The Problem Of Human Relationships


All these and many other thoughts, came to my mind during my long solitary hours in Badenweiler. I did not shed the atmosphere of jail easily; I had long got used to it and the new environment did not make any great change. I was living in the Nazi domain with all its strange happenings which I disliked so much, but Nazism did not interfere with me. There were few evidences of it in that quiet village in a corner of the Black Forest.

Or perhaps my mind was full of other matters. My past life unrolled itself before me and there was always Kamala standing by. She became a symbol of Indian women, or of woman herself. Sometimes she grew curiously mixed up with my ideas of India, that land of ours so dear to us, with all her faults and weaknesses, so elusive and so full of mystery. What was Kamala? Did I know her? understand her real self? Did she know or understand me? For I too was an abnormal person with mystery and unplumbed depths within me, which I could not myself fathom. Sometimes I had thought that she was a little frightened of me because of this. I had been, and was, a most unsatisfactory person to marry. Kamala and I were unlike each other in some ways, and yet in some other ways very alike; we did not complement each other. Our very strength became a weakness in our relations to each other. There could either be complete understanding, a perfect union of minds, or difficulties. Neither of us could live a humdrum domestic life, accepting things as they were.

Among the many pictures that were displayed in the bazaars in India, there was one containing two separate pictures of Kamala and me, side by side, with the inscription at the top, adarsha jori, the model or ideal couple, as so many people imagined us to be. But the ideal is terribly difficult to grasp or to hold. Yet I remember telling Kamala, during our holiday in Ceylon, how fortunate we had been in spite of difficulties and differences, in spite of all the tricks life had played upon us, that marriage was an odd affair, and it had not ceased to be so even after thousands of years of experience. We saw around us the wrecks of many a marriage or, what was no better, the conversion of what was bright and golden into dross. How fortunate we were, I told her, and she agreed, for though we had sometimes quarrelled and grown angry with each other we kept that vital spark alight, and for each one of us life was always unfolding new adventure and giving fresh insight into each other.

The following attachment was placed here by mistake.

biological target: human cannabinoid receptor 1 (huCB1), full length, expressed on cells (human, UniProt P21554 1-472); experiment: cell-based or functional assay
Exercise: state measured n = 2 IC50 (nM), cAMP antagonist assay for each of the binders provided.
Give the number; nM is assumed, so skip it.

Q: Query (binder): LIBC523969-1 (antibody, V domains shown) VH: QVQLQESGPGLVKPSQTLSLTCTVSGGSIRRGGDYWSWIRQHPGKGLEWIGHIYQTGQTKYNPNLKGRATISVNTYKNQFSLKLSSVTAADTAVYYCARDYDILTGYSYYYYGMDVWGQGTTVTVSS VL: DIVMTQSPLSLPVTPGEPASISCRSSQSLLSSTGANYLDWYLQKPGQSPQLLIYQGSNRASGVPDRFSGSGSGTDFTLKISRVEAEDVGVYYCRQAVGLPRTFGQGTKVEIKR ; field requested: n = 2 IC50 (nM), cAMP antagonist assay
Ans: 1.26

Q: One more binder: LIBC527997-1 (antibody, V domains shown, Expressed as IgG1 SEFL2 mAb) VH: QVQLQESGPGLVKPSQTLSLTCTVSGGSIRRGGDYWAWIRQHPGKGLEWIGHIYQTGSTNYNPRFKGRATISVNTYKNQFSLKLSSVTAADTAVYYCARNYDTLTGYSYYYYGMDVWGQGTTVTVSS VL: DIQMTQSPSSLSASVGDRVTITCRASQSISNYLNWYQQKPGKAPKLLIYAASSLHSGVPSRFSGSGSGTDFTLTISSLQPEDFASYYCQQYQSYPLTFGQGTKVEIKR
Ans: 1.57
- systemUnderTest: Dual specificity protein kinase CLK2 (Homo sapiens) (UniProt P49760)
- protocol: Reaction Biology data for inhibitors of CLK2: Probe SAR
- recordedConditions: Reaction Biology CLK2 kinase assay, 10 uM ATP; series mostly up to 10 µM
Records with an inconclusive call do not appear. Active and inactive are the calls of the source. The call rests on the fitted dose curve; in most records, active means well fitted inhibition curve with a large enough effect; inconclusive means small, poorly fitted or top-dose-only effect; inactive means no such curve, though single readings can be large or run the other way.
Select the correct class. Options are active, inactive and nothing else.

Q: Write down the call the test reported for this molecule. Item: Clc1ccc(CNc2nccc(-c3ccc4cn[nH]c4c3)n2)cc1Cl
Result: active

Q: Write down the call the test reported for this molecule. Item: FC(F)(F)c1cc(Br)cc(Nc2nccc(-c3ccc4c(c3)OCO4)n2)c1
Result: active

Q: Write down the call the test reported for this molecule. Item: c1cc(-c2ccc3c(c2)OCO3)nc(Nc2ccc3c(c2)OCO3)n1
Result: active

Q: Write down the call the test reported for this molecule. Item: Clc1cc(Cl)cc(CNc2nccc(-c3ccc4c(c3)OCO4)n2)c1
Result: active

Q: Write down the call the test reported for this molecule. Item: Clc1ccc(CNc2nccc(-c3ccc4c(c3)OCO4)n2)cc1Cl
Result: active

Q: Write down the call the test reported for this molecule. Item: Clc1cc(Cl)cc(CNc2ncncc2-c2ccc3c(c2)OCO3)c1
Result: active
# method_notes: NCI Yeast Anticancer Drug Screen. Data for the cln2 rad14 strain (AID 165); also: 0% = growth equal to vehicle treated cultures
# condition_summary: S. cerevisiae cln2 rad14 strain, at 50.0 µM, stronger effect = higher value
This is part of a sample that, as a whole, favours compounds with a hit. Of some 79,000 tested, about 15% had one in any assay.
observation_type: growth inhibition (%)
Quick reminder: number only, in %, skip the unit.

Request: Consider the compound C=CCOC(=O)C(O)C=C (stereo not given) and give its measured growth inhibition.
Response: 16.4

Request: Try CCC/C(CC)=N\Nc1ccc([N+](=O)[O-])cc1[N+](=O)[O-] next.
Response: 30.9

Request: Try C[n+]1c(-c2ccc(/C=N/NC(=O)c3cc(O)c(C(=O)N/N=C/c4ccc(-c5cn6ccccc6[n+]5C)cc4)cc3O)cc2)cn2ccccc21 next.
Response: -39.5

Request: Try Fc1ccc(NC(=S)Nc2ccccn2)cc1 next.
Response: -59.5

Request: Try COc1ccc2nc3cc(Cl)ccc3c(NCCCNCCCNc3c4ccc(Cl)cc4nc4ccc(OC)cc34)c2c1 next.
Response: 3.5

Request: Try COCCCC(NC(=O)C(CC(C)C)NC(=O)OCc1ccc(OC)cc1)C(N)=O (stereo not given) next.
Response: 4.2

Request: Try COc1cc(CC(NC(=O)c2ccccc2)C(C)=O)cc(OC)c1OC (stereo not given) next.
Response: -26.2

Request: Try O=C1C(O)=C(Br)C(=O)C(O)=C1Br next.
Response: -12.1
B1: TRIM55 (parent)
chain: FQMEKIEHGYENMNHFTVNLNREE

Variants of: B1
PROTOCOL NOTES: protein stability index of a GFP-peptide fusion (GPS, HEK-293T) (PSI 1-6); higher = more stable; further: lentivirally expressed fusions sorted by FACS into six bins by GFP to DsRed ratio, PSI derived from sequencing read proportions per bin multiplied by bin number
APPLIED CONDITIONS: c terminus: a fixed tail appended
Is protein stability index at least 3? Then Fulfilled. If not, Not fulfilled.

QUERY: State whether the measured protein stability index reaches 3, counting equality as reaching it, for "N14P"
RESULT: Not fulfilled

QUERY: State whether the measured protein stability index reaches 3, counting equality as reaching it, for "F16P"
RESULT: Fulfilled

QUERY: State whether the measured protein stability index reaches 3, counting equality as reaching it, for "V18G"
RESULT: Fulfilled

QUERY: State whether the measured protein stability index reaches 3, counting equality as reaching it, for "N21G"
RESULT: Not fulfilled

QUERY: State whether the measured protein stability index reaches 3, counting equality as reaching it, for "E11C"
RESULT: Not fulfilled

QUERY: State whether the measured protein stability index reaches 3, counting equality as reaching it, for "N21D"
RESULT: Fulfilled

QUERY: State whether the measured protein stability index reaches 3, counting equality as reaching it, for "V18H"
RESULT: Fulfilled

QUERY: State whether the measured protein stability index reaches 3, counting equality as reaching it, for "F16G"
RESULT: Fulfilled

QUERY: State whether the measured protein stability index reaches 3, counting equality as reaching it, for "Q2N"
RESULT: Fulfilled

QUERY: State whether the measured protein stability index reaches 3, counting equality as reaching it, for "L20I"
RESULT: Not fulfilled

The problem of human relationships, how fundamental it is, and how often ignored in our fierce arguments about politics and economics. It was not so ignored in the old and wise civilizations of India and China, where they developed patterns of social behaviour which, with all their faults, certainly gave poise to the individual. That poise is not in evidence in India today. But where is it in the countries of the West which have progressed so much in other directions ? Or is poise essentially static and opposed to progressive change ? Must we sacrifice one for the other ? Surely it should be possible to have a union of poise and inner and outer progress, of the wisdom of the old with the science and the vigour of the new. Indeed we appear to have arrived at a stage in the world’s history when the only alternative to such a union is likely to be the destruction and undoing of both.

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The Discovery Of India – Pt. Jawahar Lal Nehru

Bharat Ek Khoj – Doordarshan

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